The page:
a) means for allowing the user to interface with said means for processing electronic signals from other components of the art
    b) means for achieving a ground closure connection
    c) means for determining altitude
  6. 15) Same as 10) further including
    a) means for allowing the user to interface with said Means for processing electronic signals from other components of the art
    b) means for achieving a ground closure connection
    c) means for determining altitude
    d) means for electronically displaying various symbols
  7. 16) The same as 1) further including
    a) means for allowing the user to interface with said means for processing electronic signals from other components of the art
    b) means for achieving a ground closure connection
    c) means for determining altitude
    d) means for electronically displaying various symbols
    e) alternate means for sending out and receiving in electronic signals through a physical connection
    f) means for receiving text messages
    g) means wherein causes the unit to vibrate
  8. 17) The same as 1) further including
    a) means for allowing the user to interface with said means for processing electronic signals from other components of the art
    b) means for achieving a ground closure connection
    c) means for determining altitude
    d) means for electronically displaying various symbols
    e) alternate means for sending out and receiving in electronic signals through a physical connection
    f) means for receiving text messages
    g) means wherein causes the unit to vibrate
    h) second means for processing electronic signals from other components of the art
    i) second means for transmitting and receiving a radio signal
    j) second means for intercepting a radio signal
  9. 18) The same as 1) further including
    a) means for allowing the user to interface with said means for processing electronic signals from other components of the art
    b) means for achieving a ground closure connection
    c) means for determining altitude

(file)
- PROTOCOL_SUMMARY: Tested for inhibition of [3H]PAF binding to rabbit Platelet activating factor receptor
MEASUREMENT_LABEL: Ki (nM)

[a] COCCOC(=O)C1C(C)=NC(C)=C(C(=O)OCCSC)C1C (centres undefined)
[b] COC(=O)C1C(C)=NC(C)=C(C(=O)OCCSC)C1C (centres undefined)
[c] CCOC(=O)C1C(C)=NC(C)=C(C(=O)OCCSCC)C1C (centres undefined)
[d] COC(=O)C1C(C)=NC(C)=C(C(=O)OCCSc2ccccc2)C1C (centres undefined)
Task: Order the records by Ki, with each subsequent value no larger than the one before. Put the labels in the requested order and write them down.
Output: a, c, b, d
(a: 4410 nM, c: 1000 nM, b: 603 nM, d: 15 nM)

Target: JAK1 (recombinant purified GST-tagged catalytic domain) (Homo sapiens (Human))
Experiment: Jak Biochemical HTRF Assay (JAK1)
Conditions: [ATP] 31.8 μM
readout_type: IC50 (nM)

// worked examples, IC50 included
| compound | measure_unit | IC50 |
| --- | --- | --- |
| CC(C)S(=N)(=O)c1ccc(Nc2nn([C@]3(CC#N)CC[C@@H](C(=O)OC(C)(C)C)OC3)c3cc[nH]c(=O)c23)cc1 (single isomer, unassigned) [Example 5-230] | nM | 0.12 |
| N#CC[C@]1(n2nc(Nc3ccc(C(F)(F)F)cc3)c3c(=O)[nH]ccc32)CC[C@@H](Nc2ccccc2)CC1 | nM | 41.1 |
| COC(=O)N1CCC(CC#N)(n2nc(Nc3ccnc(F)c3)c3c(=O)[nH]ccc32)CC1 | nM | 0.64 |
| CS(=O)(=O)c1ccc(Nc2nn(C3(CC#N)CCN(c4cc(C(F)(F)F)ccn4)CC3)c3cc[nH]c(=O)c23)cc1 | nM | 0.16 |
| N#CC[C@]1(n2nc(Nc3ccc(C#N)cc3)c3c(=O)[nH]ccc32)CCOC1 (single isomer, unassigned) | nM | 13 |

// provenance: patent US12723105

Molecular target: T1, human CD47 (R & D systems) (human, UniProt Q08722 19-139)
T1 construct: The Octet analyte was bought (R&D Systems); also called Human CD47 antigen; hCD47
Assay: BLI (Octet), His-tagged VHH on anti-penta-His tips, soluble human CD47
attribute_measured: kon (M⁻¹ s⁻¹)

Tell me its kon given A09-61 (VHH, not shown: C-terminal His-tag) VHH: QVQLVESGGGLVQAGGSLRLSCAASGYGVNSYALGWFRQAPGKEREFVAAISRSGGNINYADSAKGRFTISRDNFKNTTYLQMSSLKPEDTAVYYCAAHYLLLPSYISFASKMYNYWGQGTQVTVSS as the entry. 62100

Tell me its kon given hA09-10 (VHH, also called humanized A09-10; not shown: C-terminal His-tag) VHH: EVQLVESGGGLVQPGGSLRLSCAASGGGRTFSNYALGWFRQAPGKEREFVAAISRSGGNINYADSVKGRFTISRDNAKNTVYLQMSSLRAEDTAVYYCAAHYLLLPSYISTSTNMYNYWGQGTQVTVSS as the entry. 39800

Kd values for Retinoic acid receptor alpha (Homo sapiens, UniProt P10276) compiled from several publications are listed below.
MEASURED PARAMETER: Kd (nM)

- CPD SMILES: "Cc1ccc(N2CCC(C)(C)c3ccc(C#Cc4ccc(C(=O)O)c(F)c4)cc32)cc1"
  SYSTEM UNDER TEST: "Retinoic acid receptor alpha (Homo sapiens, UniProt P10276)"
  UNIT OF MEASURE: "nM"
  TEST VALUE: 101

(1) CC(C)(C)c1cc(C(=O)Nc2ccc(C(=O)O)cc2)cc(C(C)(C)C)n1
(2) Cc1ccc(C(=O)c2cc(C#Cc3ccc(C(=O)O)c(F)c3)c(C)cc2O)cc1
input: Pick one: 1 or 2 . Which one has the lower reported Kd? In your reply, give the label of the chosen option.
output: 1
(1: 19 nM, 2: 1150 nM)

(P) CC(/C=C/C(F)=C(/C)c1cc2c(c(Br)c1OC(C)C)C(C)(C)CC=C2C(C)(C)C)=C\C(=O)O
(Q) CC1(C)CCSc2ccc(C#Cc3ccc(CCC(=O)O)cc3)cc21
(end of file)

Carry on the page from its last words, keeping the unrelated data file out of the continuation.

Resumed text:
d) means for electronically displaying various symbols
    e) alternate means for sending out and receiving in electronic signals through a physical connection
    f) means for receiving text messages
    g) means wherein causes the unit to vibrate
    h) second means for processing electronic signals from other components of the art
    i) second means for transmitting and receiving a radio signal
    j) second means for intercepting a radio signal
    k) modulation/demodulation device wherein allows for communication over telephone lines
  10. 19) The same as 1) further including
    a) means for allowing the user to interface with said means for processing electronic signals from other components of the art
    b) means for achieving a ground closure connection
    c) means for determining altitude
    d) means for electronically displaying various symbols
    e) alternate means for sending out and receiving in electronic signals through a physical connection
    f) means for receiving text messages
    g) means wherein causes the unit to vibrate
    h) second means for processing electronic signals from other components of the art
    i) second means for transmitting and receiving a radio signal
    j) second means for intercepting a radio signal
    k) electronic means for receiving text message
  11. 20) The same as 1) further including
    a) means for allowing the user to interface with said means for processing electronic signals from other components of the art
    b) means for achieving a ground closure connection
    c) means for determining altitude
    d) means for electronically displaying various symbols
    e) alternate means for sending out and receiving in electronic signals through a physical connection
    f) means wherein causes the unit to vibrate
    g) second means for processing electronic signals from other components of the art
    h) second means for intercepting a radio signal
    i) means for interfacing with other wireless devices
  12. 21) The same as 1 further including
    a) means for allowing the user to interface with said means for processing electronic signals from other components of the art
    b) means for achieving a ground closure connection
    c) means for determining altitude
    d) means for electronically displaying various symbols
    e) alternate means for sending out and receiving in electronic signals through a physical connection
    f) means wherein causes the unit to vibrate
    g) second means for processing electronic signals from other components of the art
    h) second means for intercepting a radio signal
    i) means for interfacing with other wireless devices
    j) an electronic means for receiving text messages
  13. 22) The same as 1) further including
    a) means for allowing the user to interface with said means for processing electronic signals from other components of the art
    b) means for achieving a ground closure connection
    c) means for determining altitude
    d) means for electronically displaying various symbols
    e) alternate means for sending out and receiving in electronic signals through a physical connection
    f) means wherein causes the unit to vibrate
    g) second means for processing electronic signals from other components of the art